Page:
For instance, the era where New Balance was in trend passed ages ago, however it is still considered to be a timeless brand. Another example, Salomon, a company, which was associated with the outdoors, has come back into the limelight. The Salomon ACS Pro Advanced sneakers are trending on TikTok and is said to be the sneaker of the year. According to Paryani, the most unique shoe sold in the store was the Superkicks collaboration with Fila—the NH8. “The sneaker was limited to just 90 pairs, all of which sold out within one day.” Anchit Kapil, CEO of Crepdog Crew, a sneaker (and street fashion) platform across Instagram, a website and now a megastore in Delhi adds that “the market for sneakers and resale sneakers is an inclusive one. A young sneakerhead may camp outside a store overnight to get his hands on a pair for, let’s say, Rs. 20,000. The minute he steps out of the store, its value shoots up to Rs. 80,000, and another, perhaps wealthier collector will instantly buy it. So there is a place for everybody in this market, he says.” Kapil started Crepdog Crew with his business partners after hunting for Yeezys with great difficulty, he adds. “The market did exist, but spaces with good customer service did not. There was no sense of community, which retail spaces like ours are now creating,” he adds, of his store, which now is a sneakerhead community cultural landmark of sorts, with a cafe, restaurant, basketball court where they even host several events now .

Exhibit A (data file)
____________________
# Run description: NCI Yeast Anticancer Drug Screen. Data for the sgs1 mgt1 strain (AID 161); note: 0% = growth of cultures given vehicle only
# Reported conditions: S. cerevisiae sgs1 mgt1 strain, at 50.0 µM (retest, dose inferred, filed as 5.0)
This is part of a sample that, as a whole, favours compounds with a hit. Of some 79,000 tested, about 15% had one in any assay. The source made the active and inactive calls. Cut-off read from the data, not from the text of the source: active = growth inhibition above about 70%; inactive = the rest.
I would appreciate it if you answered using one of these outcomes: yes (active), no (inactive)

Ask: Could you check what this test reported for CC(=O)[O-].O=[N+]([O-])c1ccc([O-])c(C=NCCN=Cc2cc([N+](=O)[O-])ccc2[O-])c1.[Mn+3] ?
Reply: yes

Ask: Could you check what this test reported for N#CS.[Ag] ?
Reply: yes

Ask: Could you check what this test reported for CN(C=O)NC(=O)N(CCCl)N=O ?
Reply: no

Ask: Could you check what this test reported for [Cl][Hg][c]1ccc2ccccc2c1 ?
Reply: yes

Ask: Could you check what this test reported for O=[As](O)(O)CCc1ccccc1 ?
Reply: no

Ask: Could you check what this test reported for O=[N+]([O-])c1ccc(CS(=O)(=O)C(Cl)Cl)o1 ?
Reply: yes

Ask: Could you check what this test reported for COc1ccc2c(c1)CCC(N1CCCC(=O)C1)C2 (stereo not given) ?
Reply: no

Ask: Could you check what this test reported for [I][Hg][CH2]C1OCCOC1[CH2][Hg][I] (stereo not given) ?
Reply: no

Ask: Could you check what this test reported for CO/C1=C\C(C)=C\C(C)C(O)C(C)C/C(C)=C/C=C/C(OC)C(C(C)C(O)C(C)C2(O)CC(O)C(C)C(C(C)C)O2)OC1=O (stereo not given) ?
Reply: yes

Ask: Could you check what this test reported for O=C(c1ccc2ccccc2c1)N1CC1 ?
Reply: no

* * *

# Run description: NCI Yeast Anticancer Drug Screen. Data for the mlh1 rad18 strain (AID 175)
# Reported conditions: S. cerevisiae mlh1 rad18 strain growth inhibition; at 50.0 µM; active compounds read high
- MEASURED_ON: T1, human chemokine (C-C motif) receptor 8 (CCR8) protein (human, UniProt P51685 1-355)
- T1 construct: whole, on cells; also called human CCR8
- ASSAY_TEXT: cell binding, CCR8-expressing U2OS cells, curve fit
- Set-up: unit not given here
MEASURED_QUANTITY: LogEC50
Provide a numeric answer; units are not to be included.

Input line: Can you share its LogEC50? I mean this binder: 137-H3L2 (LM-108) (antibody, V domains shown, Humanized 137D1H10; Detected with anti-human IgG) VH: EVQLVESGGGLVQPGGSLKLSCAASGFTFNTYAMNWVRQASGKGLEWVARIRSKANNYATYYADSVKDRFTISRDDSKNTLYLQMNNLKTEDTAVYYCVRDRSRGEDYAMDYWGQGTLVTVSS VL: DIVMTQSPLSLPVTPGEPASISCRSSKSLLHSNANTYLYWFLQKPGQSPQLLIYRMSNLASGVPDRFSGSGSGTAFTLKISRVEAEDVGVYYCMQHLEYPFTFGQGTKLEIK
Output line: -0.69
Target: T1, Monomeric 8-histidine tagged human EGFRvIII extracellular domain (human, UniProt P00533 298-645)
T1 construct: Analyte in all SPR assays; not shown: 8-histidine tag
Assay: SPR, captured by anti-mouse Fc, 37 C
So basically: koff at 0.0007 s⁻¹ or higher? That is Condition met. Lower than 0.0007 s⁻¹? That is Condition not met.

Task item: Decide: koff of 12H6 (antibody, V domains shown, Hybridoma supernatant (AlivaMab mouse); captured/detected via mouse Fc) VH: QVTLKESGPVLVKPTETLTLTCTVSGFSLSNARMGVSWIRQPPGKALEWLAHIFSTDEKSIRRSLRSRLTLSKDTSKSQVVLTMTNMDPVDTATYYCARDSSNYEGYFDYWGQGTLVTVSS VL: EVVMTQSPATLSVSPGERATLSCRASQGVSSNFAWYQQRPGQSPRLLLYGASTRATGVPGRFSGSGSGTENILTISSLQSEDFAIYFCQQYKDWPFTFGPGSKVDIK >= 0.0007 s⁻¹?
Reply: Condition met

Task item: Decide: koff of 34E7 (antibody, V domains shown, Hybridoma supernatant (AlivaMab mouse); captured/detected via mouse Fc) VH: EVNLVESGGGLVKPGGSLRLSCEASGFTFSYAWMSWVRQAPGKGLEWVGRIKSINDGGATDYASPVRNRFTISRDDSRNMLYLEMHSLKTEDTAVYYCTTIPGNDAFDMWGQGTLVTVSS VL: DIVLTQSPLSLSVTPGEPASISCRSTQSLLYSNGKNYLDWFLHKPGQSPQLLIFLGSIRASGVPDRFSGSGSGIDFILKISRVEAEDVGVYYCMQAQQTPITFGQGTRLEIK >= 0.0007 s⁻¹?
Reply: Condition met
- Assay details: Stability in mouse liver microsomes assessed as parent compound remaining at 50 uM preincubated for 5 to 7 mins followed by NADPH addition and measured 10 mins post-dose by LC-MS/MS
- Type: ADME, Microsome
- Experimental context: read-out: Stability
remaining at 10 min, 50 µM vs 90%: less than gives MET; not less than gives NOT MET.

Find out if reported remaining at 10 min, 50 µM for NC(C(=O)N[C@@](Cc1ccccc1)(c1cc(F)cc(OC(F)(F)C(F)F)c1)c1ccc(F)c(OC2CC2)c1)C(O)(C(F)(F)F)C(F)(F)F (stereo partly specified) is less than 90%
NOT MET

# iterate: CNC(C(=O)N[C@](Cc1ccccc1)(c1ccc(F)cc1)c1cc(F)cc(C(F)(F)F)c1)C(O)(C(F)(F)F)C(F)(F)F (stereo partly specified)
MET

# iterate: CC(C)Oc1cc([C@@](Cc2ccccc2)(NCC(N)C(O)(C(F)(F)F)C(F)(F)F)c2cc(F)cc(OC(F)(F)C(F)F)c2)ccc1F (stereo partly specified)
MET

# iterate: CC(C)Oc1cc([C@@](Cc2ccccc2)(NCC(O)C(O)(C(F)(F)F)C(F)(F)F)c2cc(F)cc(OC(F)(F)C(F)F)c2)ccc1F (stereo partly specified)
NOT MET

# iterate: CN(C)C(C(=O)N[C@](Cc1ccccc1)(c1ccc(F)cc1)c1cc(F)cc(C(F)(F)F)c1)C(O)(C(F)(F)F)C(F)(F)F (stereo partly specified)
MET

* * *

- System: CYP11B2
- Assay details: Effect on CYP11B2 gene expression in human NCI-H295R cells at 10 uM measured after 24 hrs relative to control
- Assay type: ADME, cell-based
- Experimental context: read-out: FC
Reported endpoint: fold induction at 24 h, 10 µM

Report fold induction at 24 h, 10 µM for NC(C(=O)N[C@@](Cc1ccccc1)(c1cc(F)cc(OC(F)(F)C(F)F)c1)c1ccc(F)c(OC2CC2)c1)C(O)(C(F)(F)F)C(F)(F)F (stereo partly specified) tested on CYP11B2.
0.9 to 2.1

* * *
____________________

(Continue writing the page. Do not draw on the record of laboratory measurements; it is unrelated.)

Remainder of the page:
Basketball legends often drive the build-up for many cult sneakers
Collaborations and Re-issues
Major luxury players have also hopped on to the sneaker bandwagon—from the likes of Gucci and Louis Vuitton to Balenciaga and Prada, the options are endless. The ink has barely dried on the new global collaboration between Gucci and Adidas, with the two global fashion giants combining their iconic motifs and logos on sneakers, clothes and accessories. Designed by the Italian luxury house’s creative director Alessandro Michele, the Adidas X Gucci collection relies on retro aesthetics, which have been reinterpreted to modern codes, showcasing the Adidas Trefoil and the GG monogram.